Poland: RE support scheme approved, financing for 55 MW PV projects secured

Looking to underpin Poland’s energy transition, the European Commission (EC) has approved under EU State aid rules a renewable energy scheme, and a reduced levy to finance the scheme for energy-intensive users.

The scheme, with a total budget of PLN 40 billion (around €9.4 billion), will provide state support to producers of electricity from renewable energy, which will be selected by means of competitive auction.

The first two rounds took place in December 2016 and June 2017, and additional auctions will be organized until 30 June, 2021.

Financed by a surcharge levied on electricity consumers, the scheme will be applied to small installations with a capacity of up to 500 kW, which can benefit from a feed-in tariff, and installations with a capacity of more than 500 kW, which will receive a premium on top of the market price of electricity.

According to the EC, beneficiaries will only receive the premium if, in the coming years, the market price of electricity is below the bidding price submitted in the auction, in order to help them compensate for costs that cannot be recovered from selling electricity in the market, and so obtain a reasonable return on investment.

“We want to make progress towards green energy for the sake of our environment, but also for European economic growth. The Polish support scheme will increase the share of green energy in Poland’s energy mix and help the country’s energy transition. It will also preserve the global competitiveness of companies that are heavily energy dependent,” said Commissioner Margrethe Vestager, in charge of competition policy.

Financing secured

Chinese vertically integrated solar firm ReneSola has announced that Sequoia Economic Infrastructure Income Fund had agreed to provide senior debt facility for the company’s 55 MW of projects in Poland, each with a capacity of 1 MW.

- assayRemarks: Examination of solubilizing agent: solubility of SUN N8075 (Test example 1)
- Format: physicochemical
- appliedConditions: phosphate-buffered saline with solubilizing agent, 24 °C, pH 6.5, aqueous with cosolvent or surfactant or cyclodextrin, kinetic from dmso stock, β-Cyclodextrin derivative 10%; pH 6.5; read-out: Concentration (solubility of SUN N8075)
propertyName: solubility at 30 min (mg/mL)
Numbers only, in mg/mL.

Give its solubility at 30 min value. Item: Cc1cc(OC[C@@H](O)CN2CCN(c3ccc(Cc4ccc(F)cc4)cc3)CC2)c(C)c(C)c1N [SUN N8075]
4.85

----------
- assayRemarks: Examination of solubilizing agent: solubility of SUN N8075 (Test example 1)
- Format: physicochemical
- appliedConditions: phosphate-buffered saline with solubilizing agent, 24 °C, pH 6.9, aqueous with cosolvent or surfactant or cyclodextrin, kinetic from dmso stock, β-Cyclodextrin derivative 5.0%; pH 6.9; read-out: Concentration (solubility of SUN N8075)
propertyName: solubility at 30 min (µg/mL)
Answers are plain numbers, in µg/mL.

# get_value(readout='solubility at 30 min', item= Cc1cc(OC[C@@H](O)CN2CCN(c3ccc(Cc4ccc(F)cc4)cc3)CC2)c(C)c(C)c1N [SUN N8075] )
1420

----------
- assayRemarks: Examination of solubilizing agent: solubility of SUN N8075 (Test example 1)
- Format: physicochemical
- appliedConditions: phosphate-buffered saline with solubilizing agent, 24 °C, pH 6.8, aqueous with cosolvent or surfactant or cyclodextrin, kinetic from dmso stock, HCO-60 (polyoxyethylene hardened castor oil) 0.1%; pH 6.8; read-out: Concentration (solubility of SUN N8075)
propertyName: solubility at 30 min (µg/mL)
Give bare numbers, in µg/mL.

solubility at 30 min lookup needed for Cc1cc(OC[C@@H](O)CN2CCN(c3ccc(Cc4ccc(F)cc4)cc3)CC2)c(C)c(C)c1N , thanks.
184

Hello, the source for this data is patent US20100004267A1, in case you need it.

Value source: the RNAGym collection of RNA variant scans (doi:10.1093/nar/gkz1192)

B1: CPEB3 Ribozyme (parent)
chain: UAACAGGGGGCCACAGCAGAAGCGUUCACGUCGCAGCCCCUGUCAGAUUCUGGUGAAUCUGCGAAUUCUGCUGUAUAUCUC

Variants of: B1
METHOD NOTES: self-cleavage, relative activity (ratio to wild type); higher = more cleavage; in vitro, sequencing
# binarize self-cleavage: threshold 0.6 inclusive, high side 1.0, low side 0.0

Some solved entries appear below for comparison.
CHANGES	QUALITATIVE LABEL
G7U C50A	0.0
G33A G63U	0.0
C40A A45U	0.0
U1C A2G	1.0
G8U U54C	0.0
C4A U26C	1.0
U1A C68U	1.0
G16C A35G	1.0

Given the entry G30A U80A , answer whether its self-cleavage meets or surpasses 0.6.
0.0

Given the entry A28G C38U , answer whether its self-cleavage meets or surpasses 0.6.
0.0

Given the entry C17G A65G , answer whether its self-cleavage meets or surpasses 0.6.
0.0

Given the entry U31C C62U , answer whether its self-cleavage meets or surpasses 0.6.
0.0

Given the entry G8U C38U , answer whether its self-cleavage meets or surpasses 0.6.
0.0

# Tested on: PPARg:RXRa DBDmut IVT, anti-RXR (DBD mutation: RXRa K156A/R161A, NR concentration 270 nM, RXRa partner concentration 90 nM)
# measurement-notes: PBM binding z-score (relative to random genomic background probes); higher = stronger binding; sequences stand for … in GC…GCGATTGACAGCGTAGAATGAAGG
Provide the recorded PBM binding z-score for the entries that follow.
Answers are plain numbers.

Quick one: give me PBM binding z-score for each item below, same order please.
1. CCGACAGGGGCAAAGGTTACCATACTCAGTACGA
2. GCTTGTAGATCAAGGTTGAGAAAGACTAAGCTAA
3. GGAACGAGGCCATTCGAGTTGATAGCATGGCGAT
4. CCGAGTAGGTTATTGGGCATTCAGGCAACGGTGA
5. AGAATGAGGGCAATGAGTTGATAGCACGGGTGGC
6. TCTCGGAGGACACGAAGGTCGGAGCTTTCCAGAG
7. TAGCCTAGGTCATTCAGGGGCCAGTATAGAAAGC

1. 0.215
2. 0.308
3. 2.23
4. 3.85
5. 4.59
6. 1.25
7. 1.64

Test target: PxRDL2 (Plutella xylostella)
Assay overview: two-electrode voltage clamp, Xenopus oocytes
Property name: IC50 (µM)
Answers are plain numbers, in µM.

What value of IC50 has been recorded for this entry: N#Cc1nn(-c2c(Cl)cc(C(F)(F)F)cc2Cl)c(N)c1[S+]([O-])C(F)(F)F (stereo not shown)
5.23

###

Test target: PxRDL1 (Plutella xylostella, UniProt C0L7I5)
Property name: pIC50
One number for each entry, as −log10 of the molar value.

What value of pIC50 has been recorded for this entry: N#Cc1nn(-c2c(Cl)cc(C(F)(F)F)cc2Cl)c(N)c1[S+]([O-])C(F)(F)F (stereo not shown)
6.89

According to ReneSola, the projects, all of which come under Poland’s Contract for Difference (CFD) regime and are eligible for a 15-year guaranteed tariff, will be completed in three phases.

The first 14 MW are under construction, and are expected to reach commercial operation in the first quarter of 2018, whereas the construction for the remaining 41 MW of projects is slated for completion in the third quarter 2018.

“We are excited to partner with Sequoia Economic Infrastructure Income Fund. This financing facility reinforces our confidence in the potential of the downstream project development market in Poland.  It also demonstrates the confidence that the capital markets put in our ability to successfully develop projects in the region. We look forward to further supporting solar deployment in Poland and other emerging markets,“ said Xianshou Li, Chairman and CEO of ReneSola.

Earlier this year in July, following the second auction for PV projects up to 1 MW, the Chinese firm stated that it was awarded 42 MW of projects, eligible for a 15-year guaranteed tariff of PLN 385-392/MWh. The projects are due to be connected to the grid between Q2 and Q3 of 2018.

Lagging behind

According to renewable energy consultancy Ecofys, Poland is poised to miss its 2020 renewable energy target of 15%, as even under the most favorable scenario provided in the consultancy’s report, the country would be able to cover as much as 13.8% of its energy demand with renewables.

Following on the largest growth of the Polish solar market seen in 2016 with 94 MW of new PV capacity online, placing the country’s cumulative installed PV power at 192 MW, 2017 looked even more promising with the announced 150 MW auction for PV and wind projects above 1 MW.

In November, however, the Polish government decided to cancel the remaining tenders for 2017, including the 150MW auction, due to some changes relating to EU state aid rules that had be done to the country’s Renewable Energy Act.

The government has thus far only supported solar projects up to 1 MW through two previous auctions, held in December 2016 and in June of this year, as well as its green certificate scheme, which expired a few years ago.